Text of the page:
Oklahoma’s 16-day deer gun season, the most popular in terms of participation, will run Nov. 21 through Dec. 6. And a familiar phrase is back this year for all to consider: “Hunters in the Know … Take a Doe!”
With about 160,000 deer hunters venturing into the woods last year, the deer gun season is also the one that boasts the greatest success rate in terms of harvest each year. Firearms accounted for 55.5 percent of all deer harvested in the 2019-20 seasons. That amounted to 59,045 deer, according to the most recent Big Game Report published in the September/October issue of Outdoor Oklahoma magazine.
Doe harvest amounted to 37 percent of the 2019-20 harvest, well short of the 40-45 percent target range.
Big Game Biologist Dallas Barber of the Oklahoma Department of Wildlife Conservation said he’s hopeful that deer gun hunters will harvest more does this season, as the doe harvest has been declining the past four years. Antlerless deer harvest becomes even more important in the state’s deer management plan when populations continue to grow.
Doe harvest helps keep populations in balance with available habitat, helps maintain healthy buck-to-doe ratios, and helps synchronize fawning when conditions are most favorable for fawn growth. And new this year, the Wildlife Department has liberalized rules to allow increased bag limits and more open days for harvest of antlerless deer.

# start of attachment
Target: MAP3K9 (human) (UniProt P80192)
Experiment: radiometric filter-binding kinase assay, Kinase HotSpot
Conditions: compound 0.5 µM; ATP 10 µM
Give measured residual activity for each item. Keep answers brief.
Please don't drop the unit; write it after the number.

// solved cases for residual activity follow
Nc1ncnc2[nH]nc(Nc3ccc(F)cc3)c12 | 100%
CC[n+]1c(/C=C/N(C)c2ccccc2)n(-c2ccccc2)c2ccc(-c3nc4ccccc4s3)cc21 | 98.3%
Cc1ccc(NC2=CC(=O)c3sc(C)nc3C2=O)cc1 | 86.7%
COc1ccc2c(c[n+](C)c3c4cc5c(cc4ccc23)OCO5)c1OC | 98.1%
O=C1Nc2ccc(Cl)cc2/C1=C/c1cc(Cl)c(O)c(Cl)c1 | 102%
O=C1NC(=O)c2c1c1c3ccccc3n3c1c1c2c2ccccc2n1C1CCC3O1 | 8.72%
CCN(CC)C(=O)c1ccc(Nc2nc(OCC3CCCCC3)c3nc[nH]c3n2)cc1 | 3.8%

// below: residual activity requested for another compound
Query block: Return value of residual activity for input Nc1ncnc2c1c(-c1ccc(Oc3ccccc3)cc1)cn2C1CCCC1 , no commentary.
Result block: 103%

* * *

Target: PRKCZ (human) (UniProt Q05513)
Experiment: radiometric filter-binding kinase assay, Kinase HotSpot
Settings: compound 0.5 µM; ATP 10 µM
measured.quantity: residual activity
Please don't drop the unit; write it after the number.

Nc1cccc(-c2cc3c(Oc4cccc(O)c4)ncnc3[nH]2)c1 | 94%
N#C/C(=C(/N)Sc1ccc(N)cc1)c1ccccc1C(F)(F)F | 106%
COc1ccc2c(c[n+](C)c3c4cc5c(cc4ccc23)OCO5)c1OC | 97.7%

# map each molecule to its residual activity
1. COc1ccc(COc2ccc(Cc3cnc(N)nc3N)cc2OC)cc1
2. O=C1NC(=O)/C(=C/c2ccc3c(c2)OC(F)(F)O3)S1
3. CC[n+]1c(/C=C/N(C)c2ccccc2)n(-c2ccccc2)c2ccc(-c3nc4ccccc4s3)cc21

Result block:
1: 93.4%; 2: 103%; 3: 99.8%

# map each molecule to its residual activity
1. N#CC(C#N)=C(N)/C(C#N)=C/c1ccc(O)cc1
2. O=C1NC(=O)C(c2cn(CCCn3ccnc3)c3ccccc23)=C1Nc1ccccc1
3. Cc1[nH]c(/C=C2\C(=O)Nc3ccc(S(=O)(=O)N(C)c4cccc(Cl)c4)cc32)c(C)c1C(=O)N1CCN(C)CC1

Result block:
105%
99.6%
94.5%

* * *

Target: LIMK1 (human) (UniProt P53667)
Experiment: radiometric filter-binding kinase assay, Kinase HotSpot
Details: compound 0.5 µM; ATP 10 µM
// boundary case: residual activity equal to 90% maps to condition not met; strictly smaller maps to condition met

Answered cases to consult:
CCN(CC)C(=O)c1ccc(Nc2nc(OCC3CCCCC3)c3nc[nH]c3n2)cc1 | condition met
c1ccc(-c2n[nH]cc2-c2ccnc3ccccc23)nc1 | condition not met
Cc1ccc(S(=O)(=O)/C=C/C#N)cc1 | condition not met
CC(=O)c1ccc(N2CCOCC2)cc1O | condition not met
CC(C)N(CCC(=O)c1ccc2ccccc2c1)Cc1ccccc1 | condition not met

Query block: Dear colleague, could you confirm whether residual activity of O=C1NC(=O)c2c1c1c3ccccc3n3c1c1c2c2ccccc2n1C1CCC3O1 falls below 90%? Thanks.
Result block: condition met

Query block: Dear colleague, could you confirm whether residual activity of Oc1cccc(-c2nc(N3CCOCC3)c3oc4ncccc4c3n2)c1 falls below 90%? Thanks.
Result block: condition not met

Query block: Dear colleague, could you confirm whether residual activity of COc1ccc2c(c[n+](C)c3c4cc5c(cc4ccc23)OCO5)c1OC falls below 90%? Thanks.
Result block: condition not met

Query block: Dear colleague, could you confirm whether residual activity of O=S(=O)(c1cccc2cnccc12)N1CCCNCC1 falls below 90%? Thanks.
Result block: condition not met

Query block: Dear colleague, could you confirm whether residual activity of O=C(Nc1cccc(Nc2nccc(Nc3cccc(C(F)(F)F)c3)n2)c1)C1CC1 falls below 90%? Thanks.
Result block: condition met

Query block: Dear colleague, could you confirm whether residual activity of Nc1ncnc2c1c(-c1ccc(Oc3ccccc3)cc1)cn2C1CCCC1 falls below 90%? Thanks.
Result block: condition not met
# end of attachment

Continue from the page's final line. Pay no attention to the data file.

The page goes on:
The deer breeding season, known as the rut, peaks in November. Deer are more active during daylight hours during the rut, which means some rifle hunters may observe some resulting deer activity. During the week prior to opening day, the Department will issue its annual Deer Rut Report, which will offer hunters valuable insights on deer movement and hunting prospects using the most recent information available from all regions of the state.
From the largest outdoor and sporting goods stores in the major metropolitan cities to the smallest of cafes and roadside motels in rural outposts across the state, deer hunting has a sizable economic impact estimated at more than $600 million a year.
It wasn’t always this way. From the time of Oklahoma’s first deer hunting season in 1933 until well into the 1960s, huntable populations were limited across the state. But as part of what has become one of conservation’s greatest success stories, the Wildlife Department began successfully trapping and transplanting deer from the 1950s through the 1970s. Now, the state’s deer population is estimated to be well over 500,000 animals. And deer hunters in Oklahoma have a better chance of harvesting a deer than at any other time in the state’s history.
Remember: The Outdoors Are Always Open! So make plans now to harvest some deer this season. For all the details, consult the Oklahoma Hunting & Fishing Regulations Guide available at www.wildlifedepartment.com, in the "OK Fishing and Hunting Guide" mobile app for Apple and Android, or in print free from license dealers statewide.
Special Contribution by Don P. Brown, information and education specialist for the Wildlife Department
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